Published May 18, 2002
Legislators hear testimony on nursing shortage
05/17/2002 08:51 AM EDT
Nurses and hospital officials agree there is a statewide nursing shortage, but they disagreed yesterday about how to solve it. At a joint legislative hearing, nurses said working conditions and the ratio of nurses to patients must improve or health care will suffer. "Industry rhetoric that we can't afford nurse-to-patient ratios and other workload standards has turned reality inside out," said Ann Twomey, president of the Health Professionals and Allied Employees union, which has lobbied the state for legislation setting nurse-to-patient ratios in all hospital departments.
Hospitals acknowledged the problem, but complained that government programs such as Medicaid did not reimburse them enough. "We simply cannot compete for nursing staff," said Paul Langevin of the Health Care Association of New Jersey.
New Jersey's shortage is more severe than the national average, with 13 percent of nursing jobs vacant, compared with 10 percent nationwide, according to Colleagues in Caring, which analyzes nursing issues.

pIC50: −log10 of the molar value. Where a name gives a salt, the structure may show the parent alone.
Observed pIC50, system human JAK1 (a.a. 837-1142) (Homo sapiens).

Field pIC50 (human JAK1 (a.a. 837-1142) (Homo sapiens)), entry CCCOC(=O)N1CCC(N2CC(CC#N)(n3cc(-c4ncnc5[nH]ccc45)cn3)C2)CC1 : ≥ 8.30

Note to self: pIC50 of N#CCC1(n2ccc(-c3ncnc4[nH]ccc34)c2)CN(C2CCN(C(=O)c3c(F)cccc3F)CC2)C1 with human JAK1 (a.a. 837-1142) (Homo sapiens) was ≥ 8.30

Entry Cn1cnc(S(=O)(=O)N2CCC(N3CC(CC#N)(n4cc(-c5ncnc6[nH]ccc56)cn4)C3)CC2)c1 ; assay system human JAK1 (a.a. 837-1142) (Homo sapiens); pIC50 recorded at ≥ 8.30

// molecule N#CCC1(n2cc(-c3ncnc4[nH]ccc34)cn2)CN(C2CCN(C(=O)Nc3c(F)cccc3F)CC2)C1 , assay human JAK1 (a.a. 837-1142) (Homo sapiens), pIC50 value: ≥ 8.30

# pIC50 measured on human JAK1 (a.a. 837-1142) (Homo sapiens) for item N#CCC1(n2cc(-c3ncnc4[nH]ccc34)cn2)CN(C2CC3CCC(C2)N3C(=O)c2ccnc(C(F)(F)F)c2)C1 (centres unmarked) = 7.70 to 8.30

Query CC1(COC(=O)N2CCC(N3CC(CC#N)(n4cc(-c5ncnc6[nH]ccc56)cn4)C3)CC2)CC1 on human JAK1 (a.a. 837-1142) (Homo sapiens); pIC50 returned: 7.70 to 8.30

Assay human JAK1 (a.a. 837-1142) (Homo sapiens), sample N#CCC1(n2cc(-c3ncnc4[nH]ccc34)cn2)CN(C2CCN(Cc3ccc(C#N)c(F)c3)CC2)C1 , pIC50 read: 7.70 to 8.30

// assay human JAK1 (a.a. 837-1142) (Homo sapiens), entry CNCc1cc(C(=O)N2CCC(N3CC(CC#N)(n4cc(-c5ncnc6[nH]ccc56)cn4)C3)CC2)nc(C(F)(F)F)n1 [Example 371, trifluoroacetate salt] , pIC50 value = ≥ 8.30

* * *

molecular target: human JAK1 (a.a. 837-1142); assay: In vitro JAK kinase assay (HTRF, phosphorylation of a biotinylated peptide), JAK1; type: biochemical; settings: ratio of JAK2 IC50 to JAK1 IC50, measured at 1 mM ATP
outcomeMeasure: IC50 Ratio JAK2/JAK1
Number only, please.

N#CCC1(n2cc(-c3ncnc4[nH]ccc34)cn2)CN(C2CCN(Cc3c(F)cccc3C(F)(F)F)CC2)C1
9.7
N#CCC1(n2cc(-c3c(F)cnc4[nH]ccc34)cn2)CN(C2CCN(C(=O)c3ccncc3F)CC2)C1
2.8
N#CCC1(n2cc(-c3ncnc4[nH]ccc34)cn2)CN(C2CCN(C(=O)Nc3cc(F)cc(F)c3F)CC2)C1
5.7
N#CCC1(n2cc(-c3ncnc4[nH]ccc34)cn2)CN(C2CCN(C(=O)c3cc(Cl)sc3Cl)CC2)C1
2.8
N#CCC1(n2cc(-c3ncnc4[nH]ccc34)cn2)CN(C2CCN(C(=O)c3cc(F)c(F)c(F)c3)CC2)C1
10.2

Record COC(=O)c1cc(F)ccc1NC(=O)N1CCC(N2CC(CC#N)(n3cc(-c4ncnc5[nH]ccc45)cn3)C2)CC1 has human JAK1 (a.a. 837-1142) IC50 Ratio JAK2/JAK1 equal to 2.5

Don't have the money huh? Thin out the administratvie areas. Have those making 500,000 a year plus perks take a 25% pay cut. If you can't live on that there is something seriously wrong with you. It is time the suits tighten their Gucci belts and get real!!
As much as this GALLS all nurses and many others in the health fields, I feel that we need to persist, in educating the public, writing our legislators, submitting articles, letters to editors. No health care professional who truly feels passionate about his/her profession can afford to stand idly by and complain about conditions. If we take a passive stance, and don't stand up for our patients and ourselves, we will be seen as weak-minded, NON-professionals, when we know that is far from the case. Again, the 'suits' and big business will 'win'.
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